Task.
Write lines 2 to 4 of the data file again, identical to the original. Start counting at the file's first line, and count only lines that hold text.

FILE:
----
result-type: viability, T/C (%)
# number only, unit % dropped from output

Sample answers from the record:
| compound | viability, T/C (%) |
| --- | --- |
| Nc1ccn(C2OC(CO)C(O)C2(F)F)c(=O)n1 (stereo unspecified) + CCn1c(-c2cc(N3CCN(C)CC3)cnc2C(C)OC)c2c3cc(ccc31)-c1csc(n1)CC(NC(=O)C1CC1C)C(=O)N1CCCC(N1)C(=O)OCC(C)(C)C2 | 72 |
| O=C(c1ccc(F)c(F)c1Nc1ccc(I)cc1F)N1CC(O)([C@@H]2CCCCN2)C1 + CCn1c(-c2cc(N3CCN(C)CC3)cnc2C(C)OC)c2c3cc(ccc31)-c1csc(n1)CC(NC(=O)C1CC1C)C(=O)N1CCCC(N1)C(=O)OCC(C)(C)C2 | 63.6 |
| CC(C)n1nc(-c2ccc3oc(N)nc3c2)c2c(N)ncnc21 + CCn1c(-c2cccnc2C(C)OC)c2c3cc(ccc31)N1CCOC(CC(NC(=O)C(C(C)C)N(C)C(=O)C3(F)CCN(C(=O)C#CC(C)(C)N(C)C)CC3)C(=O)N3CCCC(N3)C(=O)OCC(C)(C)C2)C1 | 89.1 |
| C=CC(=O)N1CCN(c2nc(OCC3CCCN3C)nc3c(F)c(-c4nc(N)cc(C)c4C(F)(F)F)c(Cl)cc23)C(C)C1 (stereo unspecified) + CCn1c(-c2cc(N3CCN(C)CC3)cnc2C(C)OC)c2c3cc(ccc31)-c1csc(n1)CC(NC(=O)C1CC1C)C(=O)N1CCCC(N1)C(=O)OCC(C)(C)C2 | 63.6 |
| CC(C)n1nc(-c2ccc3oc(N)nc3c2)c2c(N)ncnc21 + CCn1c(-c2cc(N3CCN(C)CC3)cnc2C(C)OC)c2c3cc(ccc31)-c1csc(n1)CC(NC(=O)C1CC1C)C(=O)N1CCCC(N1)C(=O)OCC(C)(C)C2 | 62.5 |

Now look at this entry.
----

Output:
# number only, unit % dropped from output

Sample answers from the record:
| compound | viability, T/C (%) |